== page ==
The New York Times analyzed campaign finance data from April to October, mapping and charting their results by different segments:
The findings paint a portrait of two candidates who are, in many ways, financing their campaigns from two different Americas.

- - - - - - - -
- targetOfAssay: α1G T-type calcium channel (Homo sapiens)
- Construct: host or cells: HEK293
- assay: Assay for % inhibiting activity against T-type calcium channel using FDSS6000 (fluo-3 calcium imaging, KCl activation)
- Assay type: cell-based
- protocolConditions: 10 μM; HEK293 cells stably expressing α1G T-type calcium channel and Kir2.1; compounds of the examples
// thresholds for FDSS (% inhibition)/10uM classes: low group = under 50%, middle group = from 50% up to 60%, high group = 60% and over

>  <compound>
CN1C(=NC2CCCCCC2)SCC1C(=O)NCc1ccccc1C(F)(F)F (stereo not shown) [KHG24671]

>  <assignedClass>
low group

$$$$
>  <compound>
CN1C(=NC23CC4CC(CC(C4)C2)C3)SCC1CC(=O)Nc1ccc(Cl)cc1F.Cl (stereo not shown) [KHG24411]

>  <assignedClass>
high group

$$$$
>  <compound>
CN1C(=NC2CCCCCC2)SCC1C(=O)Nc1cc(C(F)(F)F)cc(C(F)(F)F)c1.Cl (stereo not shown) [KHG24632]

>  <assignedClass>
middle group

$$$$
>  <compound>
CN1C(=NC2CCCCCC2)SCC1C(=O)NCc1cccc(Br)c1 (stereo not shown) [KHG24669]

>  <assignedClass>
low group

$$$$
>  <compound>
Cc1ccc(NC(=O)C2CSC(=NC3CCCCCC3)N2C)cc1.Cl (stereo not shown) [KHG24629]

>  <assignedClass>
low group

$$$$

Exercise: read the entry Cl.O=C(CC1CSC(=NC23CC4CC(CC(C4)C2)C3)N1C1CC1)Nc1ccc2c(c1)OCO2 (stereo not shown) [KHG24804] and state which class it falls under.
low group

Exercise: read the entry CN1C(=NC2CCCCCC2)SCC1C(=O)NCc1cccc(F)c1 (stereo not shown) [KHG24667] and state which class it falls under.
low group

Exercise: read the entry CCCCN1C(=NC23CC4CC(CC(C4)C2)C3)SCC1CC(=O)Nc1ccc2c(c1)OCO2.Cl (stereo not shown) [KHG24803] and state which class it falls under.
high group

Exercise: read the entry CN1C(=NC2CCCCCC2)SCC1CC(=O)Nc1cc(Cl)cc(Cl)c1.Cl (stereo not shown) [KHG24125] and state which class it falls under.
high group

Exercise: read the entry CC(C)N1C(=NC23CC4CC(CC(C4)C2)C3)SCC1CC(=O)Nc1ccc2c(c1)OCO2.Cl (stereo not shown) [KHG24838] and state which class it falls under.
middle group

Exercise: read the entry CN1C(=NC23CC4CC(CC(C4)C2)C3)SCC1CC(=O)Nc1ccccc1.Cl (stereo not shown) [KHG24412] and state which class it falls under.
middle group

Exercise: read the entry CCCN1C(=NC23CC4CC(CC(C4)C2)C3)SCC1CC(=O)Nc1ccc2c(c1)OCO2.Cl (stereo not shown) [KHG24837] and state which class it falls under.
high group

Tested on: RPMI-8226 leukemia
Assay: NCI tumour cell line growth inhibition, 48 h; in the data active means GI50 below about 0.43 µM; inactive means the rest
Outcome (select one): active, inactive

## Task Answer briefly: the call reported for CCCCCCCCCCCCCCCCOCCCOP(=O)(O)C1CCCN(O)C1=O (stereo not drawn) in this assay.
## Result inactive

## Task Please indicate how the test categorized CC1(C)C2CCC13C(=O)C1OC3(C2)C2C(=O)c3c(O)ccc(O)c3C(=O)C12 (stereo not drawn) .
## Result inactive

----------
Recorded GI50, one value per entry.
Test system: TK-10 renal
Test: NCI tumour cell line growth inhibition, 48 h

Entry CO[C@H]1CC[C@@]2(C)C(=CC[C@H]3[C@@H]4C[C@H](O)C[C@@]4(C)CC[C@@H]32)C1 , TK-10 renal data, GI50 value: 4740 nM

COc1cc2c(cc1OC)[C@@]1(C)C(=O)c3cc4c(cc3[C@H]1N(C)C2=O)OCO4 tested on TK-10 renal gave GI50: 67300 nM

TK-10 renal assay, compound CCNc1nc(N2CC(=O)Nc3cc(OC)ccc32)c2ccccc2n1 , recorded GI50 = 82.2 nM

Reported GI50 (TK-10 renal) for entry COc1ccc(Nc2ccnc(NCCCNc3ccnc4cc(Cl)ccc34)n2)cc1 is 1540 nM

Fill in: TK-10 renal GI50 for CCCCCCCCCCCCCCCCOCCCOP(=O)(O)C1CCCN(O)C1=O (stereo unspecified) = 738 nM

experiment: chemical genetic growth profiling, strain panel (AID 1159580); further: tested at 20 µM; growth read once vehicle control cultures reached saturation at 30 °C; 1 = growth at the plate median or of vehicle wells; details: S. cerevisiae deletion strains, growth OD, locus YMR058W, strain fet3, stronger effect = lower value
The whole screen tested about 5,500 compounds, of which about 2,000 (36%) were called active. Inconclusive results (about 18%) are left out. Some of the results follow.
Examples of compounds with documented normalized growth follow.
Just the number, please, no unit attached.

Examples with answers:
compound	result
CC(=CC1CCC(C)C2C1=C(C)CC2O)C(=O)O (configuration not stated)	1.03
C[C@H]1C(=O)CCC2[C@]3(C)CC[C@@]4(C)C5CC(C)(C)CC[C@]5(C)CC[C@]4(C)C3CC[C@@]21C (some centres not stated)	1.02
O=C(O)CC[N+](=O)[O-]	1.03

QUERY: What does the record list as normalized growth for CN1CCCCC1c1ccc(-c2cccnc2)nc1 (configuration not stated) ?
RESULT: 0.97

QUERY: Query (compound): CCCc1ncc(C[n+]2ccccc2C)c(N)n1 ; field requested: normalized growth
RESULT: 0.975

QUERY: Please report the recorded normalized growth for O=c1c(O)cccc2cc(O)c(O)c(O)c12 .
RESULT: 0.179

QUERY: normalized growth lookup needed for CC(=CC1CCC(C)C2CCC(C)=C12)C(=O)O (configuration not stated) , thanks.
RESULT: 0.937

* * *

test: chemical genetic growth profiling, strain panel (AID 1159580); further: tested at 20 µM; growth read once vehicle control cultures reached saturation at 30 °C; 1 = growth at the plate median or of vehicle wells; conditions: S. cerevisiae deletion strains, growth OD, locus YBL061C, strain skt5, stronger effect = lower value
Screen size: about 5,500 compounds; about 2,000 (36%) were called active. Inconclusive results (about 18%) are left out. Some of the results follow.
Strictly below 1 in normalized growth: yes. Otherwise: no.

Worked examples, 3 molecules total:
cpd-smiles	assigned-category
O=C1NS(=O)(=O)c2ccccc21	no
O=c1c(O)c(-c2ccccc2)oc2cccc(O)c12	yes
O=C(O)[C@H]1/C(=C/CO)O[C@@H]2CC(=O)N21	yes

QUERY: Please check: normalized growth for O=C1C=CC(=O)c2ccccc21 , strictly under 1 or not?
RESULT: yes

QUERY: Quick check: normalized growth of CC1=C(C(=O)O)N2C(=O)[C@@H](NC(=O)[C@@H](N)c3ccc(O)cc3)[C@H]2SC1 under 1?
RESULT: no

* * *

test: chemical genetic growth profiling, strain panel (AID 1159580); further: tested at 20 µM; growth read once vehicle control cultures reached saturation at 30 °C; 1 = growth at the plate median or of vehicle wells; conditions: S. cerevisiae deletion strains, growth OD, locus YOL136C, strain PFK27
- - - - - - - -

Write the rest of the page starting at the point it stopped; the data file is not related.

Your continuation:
It is not just that much of Mr. Biden’s strongest support comes overwhelmingly from the two coasts, which it does. Or that Mr. Trump’s financial base is in Texas, which it is. It is that across the country, down to the ZIP code level, some of the same cleavages that are driving the 2020 election — along class and education lines — are also fundamentally reshaping how the two parties pay for their campaigns.